Touching lives one conversation at a time.
“Just the impact and language has, sometimes we normalize some of this negative language that can put them in certain situations that can lead to conflict,” said Carama.
Carama said deep-rooted inequalities in housing and education and a desire to fit in have driven some kids toward a gang lifestyle.
“How can a kid learn if he comes in and he is hungry, how can a kid if he comes in and he is mourning the lost of a loved one due to gun violence or he is being abused at home. ,” said Carama.
Carama said he wants to be the leading role model for his mentees.
“Being a man of color and obviously probably 90% of our mentoring group is kids of color, I want them to see another positive influence,” said Carama.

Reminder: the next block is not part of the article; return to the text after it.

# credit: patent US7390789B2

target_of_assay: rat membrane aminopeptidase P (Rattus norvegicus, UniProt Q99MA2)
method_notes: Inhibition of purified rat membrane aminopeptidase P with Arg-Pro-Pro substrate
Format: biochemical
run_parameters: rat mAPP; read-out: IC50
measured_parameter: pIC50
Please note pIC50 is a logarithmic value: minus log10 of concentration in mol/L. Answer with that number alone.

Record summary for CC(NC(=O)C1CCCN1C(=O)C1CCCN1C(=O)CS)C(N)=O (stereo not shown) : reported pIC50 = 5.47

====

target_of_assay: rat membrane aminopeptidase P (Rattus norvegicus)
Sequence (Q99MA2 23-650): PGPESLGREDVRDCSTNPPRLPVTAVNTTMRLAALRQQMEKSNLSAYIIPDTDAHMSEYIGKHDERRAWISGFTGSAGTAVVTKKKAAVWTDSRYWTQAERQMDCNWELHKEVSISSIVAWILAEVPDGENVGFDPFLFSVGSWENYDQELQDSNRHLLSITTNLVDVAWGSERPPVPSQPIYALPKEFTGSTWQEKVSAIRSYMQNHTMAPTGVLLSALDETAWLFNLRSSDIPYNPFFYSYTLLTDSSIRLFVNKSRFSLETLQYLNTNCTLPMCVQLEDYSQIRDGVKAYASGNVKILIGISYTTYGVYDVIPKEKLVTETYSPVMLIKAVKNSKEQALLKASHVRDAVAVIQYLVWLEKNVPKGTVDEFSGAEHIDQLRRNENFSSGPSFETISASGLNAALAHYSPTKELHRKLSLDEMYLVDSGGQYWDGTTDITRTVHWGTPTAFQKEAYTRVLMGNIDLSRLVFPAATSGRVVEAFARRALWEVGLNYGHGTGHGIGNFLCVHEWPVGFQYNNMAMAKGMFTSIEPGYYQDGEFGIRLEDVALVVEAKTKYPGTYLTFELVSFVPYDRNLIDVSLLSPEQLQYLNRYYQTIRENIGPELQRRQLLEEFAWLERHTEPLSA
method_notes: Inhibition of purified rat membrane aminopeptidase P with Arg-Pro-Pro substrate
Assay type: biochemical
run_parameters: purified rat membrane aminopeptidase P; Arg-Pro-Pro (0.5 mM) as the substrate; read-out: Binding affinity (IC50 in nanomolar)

Carama said children carry the burden of firearm violence in the classroom but – it’s days like today he hopes will reduce the number of young victims who fall into the hands of gun violence.
“It starts with ways before a gun is fired, It is in the language that we use, it is in the disparities and barriers that families have it is in the lack mentoring,” said Carama.
Southern Middle School is one of several schools Carama said he goes to help build a bridge among the youth.